Building and Maintaining Bone Density
Bone is a living tissue that responds to exercise by becoming stronger. Just as a muscle gets stronger and bigger with use, a bone becomes stronger and denser when it is called upon to bear weight. Two types of exercise are important for building and maintaining bone density: weight-bearing and resistance. Weight-bearing exercises are those in which your bones and muscles work against gravity. Examples include walking, climbing stairs, dancing, and playing tennis. Resistance exercises are those that use muscular strength to improve muscle mass and strengthen bone. The best example of a resistance exercise is weight training, with either free weights or weight machines.
Reducing the Risk of Falling
You can significantly reduce your risk of falling by engaging in activities that enhance your balance, flexibility, and strength.
Balance is the ability to maintain your body’s stability while moving or standing still. You can improve your balance with activities such as tai chi and yoga.
Flexibility refers to the range of motion of a muscle or group of muscles. You can improve your flexibility through tai chi, swimming, yoga, and gentle stretching exercises.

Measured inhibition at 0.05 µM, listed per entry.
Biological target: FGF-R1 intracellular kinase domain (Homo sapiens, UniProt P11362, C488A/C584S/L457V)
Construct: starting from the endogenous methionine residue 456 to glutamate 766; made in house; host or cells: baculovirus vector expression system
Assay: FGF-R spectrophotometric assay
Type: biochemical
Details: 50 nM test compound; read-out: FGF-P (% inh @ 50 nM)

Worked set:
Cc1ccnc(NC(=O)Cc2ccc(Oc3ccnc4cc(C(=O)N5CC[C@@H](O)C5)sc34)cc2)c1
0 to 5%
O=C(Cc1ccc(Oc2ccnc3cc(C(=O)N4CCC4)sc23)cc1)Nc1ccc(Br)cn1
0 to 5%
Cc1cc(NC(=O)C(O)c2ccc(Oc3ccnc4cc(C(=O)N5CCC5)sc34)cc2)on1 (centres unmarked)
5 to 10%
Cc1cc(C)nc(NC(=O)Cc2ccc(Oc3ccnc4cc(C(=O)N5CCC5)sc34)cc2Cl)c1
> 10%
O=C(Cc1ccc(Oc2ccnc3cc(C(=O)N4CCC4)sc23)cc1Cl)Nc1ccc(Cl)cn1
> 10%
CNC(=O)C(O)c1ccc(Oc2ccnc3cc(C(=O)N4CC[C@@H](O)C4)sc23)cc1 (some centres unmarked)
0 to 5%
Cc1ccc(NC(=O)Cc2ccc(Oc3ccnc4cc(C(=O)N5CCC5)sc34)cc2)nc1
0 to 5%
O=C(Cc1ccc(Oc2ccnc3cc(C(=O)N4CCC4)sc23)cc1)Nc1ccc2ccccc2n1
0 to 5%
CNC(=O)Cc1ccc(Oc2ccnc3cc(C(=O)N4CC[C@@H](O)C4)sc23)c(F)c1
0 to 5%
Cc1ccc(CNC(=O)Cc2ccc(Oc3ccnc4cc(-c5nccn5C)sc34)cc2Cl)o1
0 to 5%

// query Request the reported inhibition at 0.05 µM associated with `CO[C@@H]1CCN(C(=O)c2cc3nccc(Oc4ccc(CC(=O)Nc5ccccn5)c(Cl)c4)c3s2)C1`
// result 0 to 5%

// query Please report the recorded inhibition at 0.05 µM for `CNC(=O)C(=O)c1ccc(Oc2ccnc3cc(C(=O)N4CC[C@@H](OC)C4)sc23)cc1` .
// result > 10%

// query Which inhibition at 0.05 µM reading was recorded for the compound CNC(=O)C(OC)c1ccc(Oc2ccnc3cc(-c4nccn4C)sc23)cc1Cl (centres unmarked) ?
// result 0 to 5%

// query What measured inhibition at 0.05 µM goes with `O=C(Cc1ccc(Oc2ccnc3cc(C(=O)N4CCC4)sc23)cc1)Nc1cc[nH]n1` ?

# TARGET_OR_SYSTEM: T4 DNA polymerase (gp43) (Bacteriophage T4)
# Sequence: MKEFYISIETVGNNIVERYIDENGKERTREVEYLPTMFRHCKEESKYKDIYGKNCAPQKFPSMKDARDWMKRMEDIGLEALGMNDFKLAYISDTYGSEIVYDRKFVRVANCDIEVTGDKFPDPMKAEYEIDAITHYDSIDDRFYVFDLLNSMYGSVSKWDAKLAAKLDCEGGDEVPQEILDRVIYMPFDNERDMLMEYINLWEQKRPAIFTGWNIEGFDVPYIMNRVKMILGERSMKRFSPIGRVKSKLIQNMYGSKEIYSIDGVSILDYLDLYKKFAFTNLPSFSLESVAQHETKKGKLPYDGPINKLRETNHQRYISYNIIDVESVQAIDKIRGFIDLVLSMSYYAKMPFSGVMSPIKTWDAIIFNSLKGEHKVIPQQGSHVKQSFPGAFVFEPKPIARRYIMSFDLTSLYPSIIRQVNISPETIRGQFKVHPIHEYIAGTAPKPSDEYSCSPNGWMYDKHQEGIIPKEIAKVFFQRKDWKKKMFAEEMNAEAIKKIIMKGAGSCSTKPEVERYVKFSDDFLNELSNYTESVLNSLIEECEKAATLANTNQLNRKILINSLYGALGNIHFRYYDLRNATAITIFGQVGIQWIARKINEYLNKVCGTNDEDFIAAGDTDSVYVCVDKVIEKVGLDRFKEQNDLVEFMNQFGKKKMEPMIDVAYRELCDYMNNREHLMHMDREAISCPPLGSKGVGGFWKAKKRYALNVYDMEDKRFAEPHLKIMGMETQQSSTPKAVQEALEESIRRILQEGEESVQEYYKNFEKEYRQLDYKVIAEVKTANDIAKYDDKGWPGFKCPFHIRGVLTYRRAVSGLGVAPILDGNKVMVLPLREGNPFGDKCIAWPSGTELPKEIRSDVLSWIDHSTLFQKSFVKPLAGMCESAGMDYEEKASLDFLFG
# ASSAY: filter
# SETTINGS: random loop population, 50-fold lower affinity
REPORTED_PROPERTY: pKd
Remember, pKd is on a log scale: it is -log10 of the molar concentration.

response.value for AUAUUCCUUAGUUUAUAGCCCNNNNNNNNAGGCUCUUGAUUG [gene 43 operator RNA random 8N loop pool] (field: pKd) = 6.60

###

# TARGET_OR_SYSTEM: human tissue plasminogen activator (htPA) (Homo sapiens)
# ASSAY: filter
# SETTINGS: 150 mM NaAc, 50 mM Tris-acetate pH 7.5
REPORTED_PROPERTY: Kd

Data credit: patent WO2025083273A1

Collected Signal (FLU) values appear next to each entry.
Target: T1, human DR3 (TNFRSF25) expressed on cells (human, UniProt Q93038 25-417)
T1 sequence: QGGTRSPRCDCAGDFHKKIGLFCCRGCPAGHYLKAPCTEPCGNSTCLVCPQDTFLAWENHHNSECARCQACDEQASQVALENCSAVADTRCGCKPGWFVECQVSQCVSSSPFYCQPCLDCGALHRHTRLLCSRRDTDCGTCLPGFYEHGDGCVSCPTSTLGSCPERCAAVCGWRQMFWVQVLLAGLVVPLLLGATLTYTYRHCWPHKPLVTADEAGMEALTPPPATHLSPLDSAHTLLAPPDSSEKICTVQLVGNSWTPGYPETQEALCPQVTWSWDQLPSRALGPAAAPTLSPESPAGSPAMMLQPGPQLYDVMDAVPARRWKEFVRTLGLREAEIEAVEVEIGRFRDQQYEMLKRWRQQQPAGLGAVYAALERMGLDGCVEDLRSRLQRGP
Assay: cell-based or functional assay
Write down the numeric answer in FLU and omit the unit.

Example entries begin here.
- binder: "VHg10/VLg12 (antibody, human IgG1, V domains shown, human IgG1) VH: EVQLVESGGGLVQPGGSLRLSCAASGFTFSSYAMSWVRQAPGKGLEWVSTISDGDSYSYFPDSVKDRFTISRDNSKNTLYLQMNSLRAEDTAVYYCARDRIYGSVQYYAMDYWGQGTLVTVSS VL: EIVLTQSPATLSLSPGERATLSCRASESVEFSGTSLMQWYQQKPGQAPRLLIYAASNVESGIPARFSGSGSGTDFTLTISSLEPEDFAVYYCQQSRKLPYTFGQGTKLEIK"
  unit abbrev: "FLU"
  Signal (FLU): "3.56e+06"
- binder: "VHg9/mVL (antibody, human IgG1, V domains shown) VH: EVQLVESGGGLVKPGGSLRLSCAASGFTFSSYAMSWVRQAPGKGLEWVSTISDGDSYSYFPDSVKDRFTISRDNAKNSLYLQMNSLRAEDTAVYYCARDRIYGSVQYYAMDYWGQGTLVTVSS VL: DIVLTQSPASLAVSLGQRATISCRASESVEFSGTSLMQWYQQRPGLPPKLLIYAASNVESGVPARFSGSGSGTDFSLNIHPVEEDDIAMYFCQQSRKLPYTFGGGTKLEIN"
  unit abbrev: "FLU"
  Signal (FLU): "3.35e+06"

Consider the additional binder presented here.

Strength refers to your body’s ability to develop and maintain strong muscles. Lifting weights will increase your strength.
How Can I Exercise Safely if I have Osteoporosis
If you have osteoporosis, it is important for you to get plenty of exercises. However, you will need to choose your activities carefully. Be sure to avoid activities with a high risk of falling, such as skiing or skating; those that have too much impact, such as jogging and jumping rope; and those that cause you to twist or bend, such as golf.
Unfortunately, some people become so afraid of breaking another bone that they become more sedentary, which leads to further loss of bone and muscle. Rest assured, however, that by practising proper posture and learning the correct way to move, you can protect your bones while remaining physically active. Every activity can be adapted to meet your age, ability, lifestyle, and strength. Your doctor or a physical therapist can help you design a safe and effective exercise program.
In the meantime, here are some general guidelines for safe movement:
wear shoes with slippery soles
slouch when standing, walking, or sitting at a desk
move too quickly
engage in sports or activities that require twisting the spine or bending forward from the waist, such as conventional sit-ups, toe touches, or swinging a golf club.
pay attention to proper posture. This includes lifting your breastbone, keeping your head erect and eyes forward, keeping your shoulders back, lightly “pinching” your shoulder blades, and tightening your abdominal muscles and buttocks.
make sure to use a handrail when climbing stairs
bend from the hips and knees and never from the waist, especially when lifting.